Sunday, February 17, 2013

A NO-point night -- Game 15: Rangers 2 - Capitals 1

If the Washington Capitals miss the playoffs by one point this season, their 2-1 loss to the New York Rangers on Sunday will weigh heavily on their minds as a point (or two) that got away.  Not that the Caps played well – with the exception of goalie Braden Holtby they did not – but their opponents consistently failed to put the Caps away when they had ample opportunity in the first two periods to do just that.

The Caps would break on top in this one just 79 seconds into the game when John Carlson fired a laser of a slap shot over Ranger goalie Henrik Lundqvist’s blocker.  It was the end result of an early flurry by the Caps that had Alex Ovechkin test Lundqvist, Eric Fehr find a post, and then Carlson score the goal, all in a space of nine seconds.

Braden Holtby made the goal stand up for almost 28 minutes.  But the Rangers, despite outshooting the Caps to that point by a 29-10 margin, finally scored on their 30th shot on goal, a redirect by Carl Hagelin of a Ryan McDonagh slap pass that snuck by Holtby’s left pad.

That would be how the teams stood until the fifth minute of the third period when the Rangers, on a power play, executed like you draw it up.  Brad Richards won a faceoff to Michael Del Zotto, who found Derek Stepan behind John Carlson to Holtby’s left for a short snap shot that slipped past Holtby for the game-winning goal.  The Caps would outshoot the Rangers, 7-4, after the Stepan goal, but could not get any past goalie Henrik Lundqvist, and the Capitals skated off with their modest three-game winning streak ended.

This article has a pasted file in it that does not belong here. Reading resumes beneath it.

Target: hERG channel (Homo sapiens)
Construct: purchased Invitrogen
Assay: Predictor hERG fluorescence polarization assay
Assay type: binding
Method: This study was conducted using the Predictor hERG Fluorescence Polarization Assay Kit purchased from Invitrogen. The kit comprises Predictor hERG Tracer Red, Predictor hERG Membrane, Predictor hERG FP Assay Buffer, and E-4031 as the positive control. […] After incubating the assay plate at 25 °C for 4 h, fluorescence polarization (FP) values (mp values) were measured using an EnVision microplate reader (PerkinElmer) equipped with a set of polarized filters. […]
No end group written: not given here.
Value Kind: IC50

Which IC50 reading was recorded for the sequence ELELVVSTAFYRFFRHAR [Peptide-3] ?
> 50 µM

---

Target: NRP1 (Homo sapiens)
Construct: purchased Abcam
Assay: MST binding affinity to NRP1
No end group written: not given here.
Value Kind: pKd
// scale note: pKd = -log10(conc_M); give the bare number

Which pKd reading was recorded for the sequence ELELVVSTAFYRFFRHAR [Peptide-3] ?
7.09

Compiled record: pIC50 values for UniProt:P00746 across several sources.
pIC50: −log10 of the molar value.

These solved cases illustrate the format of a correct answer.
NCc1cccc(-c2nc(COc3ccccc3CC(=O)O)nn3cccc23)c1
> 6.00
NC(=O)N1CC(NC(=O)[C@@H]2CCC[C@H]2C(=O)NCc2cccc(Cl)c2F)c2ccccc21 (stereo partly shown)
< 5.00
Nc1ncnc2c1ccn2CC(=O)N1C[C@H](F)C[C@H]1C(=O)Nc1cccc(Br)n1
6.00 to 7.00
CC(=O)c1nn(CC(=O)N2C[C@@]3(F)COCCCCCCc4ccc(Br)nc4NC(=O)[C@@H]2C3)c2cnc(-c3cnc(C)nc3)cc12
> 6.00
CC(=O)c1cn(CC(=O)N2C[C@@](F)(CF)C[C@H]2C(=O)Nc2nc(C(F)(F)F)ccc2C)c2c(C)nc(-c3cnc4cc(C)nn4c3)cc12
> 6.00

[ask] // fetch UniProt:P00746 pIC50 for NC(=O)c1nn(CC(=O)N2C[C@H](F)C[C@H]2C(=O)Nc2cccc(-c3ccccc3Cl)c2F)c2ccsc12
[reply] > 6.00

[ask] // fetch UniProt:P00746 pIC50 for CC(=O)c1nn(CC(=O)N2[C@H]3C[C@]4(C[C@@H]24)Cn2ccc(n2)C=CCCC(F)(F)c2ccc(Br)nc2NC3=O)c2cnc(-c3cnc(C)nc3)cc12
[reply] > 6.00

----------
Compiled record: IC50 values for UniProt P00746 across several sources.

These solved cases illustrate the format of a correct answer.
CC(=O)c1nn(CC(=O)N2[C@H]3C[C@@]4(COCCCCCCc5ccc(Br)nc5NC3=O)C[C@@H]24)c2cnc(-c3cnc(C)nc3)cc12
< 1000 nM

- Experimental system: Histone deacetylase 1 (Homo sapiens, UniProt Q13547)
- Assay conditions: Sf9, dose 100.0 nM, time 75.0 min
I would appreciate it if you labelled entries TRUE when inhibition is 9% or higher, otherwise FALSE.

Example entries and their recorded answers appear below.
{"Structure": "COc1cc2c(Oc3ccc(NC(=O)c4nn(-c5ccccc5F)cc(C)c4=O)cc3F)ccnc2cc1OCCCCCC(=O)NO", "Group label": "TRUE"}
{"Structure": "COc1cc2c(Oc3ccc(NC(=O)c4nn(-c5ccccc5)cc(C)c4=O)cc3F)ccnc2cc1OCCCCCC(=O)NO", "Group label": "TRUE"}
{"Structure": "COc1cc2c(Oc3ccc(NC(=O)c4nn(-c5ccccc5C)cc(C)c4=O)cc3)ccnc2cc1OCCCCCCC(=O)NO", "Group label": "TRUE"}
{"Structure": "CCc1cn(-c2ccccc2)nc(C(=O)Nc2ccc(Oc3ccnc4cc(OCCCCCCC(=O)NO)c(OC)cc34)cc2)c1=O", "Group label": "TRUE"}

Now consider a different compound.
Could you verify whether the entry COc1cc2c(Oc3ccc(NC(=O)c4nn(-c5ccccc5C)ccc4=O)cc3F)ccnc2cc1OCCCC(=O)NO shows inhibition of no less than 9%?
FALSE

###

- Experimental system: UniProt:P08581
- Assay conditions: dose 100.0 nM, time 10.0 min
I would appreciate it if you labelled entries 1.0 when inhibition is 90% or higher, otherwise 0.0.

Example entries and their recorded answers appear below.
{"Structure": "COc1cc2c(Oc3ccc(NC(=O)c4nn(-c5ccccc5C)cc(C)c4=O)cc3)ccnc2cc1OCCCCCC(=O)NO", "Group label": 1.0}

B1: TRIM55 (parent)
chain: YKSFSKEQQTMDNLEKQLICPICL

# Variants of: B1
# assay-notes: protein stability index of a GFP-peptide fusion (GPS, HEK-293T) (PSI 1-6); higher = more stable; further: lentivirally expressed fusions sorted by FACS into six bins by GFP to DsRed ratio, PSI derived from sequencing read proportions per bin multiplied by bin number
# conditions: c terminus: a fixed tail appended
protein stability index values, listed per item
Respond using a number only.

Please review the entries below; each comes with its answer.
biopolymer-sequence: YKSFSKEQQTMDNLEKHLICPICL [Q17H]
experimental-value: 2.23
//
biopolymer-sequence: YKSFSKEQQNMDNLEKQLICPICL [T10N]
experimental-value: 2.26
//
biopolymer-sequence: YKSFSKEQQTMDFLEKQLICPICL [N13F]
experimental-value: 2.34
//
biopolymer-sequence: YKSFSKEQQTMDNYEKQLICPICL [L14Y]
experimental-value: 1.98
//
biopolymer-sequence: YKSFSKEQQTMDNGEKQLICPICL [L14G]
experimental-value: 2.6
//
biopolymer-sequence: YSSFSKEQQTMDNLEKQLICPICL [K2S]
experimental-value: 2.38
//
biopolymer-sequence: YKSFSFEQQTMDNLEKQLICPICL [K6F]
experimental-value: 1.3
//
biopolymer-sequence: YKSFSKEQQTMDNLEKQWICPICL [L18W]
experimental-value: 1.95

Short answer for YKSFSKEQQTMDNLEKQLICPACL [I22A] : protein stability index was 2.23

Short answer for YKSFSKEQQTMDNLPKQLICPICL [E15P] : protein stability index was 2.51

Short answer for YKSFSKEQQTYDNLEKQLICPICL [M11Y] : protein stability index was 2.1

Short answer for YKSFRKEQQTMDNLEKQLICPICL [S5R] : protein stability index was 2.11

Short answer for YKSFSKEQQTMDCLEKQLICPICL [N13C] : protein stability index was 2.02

Other stuff…

-- Tomas Kundratek is a really nice story.  He is a young guy (23) formerly of the Rangers who might have been expected to toil primarily in Hershey with the AHL Bears.  He has been pressed into duty with the Capitals as the team deals with injuries and age on the blue line.  But what does it say about the state of personnel management on this team when a borderline NHL player is getting top pair minutes (23:25 in this game)? 

-- How good was Braden Holtby?  Well, let’s follow up on the last point.  For the defense in front of him, Tom Poti had not played since February 5th and is coming off having missed the better part of two seasons.  Kundratek had not played more than 11:09 in any of his five NHL games coming into this season and had not played more than 16:26 in any game this season.  Jeff Schultz had played in 12 games coming into this game but was averaging barely 12 minutes of ice time in his appearances.  John Erskine had appeared in only eight of 13 games.  John Carlson was replaying the misadventures of his 2011-2012 regular season, having been on ice for more goals than any other defenseman in the league through 14 games.   Only Karl Alzner was resembling a reliable working defenseman.  And yet, Holtby still stopped 38 of 40 shots by game’s end.

-- For you Fans of the Fenwick, the Caps had 39 Fenwick events in this game (28 shots on goal, 11 missed shots).  Alex Ovechkin had 11 of them by himself.  It bears noting that the Rangers had more shots (40) than the Caps had total Fenwick events.

-- One can take this whole Fenwick thing a bit far though.  Wojtek Wolski had three, one shot on goal and two misses.  The two misses were crippling for the Caps; he could have – should have – buried either or both of them.

-- The line of Mathieu Perreault-Eric Fehr-Joel Ward was arguably the most energetic of the forward lines for the Caps in this game, but the Rangers were very adept at denying them chances. They combined for three shots on goal and one point (an assist by Fehr, although that came on a power play on which he was matched with other forwards).